5 min

Wired for action

Girls promise the unexpected

ON THEIR GAME. Curators Kathleen Pirrie Adams and Deirdre Logue. Credit: Paula Wilson

Kathleen Pirrie Adams and Deirdre Logue are kick-butt curators making things happen big time in two all-girl exhibitions downtown.

Pirrie Adams, well known for her writing and filmmaking, riffs on the electronic world of Nintendo GameBoys in presenting work by five artists in a show called Game Girls.

Here’s how to play.


Entry Apprehension: You are 3D-action girl Cyborgeous.

You approach 1) game space of InterAccess Electronic Media Arts Centre. Jump off of art world as we know it and enter 2) video, CD ROM, and electronic arcade where five girl-wired interactive playstations await you.

Residue processing: Ready or not….

Making one of several choices you 3) gravitate toward an overhead screen flashing a multitude of emoticons (emotional icons built from the keyboard conveying voice inflections, facial expressions and body gestures. For example, :- expresses confusion or skepticism).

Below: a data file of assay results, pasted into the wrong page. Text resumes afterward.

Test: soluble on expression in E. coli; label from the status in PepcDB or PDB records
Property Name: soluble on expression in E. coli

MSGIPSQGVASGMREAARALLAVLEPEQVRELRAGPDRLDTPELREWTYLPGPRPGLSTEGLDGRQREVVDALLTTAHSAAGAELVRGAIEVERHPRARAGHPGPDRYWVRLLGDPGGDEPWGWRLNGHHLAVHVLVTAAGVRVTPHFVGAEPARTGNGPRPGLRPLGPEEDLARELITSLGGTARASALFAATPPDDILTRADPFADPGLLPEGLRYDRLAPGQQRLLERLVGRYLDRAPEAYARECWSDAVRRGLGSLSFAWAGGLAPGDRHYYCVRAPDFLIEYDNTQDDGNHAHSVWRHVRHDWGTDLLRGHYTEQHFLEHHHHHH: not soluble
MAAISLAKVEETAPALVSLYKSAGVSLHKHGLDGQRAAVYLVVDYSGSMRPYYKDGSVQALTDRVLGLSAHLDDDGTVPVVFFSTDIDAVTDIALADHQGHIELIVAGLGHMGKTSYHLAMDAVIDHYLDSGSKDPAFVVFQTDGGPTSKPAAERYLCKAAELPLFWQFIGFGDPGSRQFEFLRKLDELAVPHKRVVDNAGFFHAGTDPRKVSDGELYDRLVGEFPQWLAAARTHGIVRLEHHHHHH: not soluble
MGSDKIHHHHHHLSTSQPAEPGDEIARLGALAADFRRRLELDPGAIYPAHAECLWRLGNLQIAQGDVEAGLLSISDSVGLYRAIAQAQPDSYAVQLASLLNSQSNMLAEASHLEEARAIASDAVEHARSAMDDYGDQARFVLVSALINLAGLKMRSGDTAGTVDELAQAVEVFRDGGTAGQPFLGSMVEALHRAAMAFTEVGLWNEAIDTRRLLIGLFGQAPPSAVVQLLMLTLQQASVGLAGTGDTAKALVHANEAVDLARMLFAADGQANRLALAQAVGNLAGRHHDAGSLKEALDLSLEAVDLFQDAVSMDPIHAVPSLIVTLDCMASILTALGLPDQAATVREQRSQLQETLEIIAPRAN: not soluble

Her adapted emoticons appear as the expressive register of a pair of female cyborg figures you 4) follow through a choreographed scenario of lost and found on a video monitor nearby. Called Ready Or Not… it’s Cheryl Sourkes’ latest and most brilliant installment in the ongoing affair between her two lesbian avatars. In and out of synch, they tumble and collide, get out of proportion, and devour and excrete one another. Then they start all over again.

She doesn’t need to use her body to get what she wants… she’s got yours.

Sit at 5) one of two CD ROM installations. The first is Judy Cheung’s Blood Vial on the OJ Simpson trial and game theory. But if that sounds too high-falutin’, then go directly to Carla Wolf’s piece and click on one of seven deadly sins. Follow the path of lust to 6) girls, girls girls at the Limbo Bar. When flowers appear, click and get on 7) a flying motorcycle to 8) avarice. Use the shopping cart to stockpile the goods. Click the happy face when you’ve had enough.

Wolf also uses slide projections surrounding the computer game to depict women and technology in historical contexts and in popular culture, from 1950s commercials to sci-fi films and Star Trek. Titled Would You Rather Be A Cyborg, the piece sets up a dialogue between fictional and historical representations.